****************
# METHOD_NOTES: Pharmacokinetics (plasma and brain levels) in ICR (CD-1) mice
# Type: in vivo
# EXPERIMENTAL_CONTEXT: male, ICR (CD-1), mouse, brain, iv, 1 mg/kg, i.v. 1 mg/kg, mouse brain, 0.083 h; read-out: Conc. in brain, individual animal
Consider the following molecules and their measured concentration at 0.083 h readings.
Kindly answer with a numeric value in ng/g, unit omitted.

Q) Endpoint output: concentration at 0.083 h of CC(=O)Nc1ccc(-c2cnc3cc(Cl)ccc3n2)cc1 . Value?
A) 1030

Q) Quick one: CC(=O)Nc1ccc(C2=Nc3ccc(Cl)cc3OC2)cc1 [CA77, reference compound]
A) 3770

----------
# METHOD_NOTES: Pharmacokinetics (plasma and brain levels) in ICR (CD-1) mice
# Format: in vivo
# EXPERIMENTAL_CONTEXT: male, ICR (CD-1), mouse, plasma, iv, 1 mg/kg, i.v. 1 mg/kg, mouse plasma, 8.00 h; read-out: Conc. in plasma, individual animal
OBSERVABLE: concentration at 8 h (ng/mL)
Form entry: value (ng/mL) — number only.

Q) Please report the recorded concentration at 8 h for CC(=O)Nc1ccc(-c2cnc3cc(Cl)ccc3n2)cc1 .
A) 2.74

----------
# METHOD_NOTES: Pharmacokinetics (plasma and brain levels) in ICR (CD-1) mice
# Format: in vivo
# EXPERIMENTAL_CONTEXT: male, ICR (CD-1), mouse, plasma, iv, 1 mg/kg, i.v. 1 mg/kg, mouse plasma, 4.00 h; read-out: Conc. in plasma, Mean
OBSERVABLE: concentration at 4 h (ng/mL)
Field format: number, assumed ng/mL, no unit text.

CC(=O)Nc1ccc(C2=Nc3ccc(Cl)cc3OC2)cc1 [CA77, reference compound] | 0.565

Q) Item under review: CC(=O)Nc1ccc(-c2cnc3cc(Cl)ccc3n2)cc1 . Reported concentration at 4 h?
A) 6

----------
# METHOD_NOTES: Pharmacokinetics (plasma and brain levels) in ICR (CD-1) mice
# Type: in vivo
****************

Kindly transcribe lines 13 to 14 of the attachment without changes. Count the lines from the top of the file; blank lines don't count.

# EXPERIMENTAL_CONTEXT: male, ICR (CD-1), mouse, plasma, iv, 1 mg/kg, i.v. 1 mg/kg, mouse plasma, 8.00 h; read-out: Conc. in plasma, individual animal
OBSERVABLE: concentration at 8 h (ng/mL)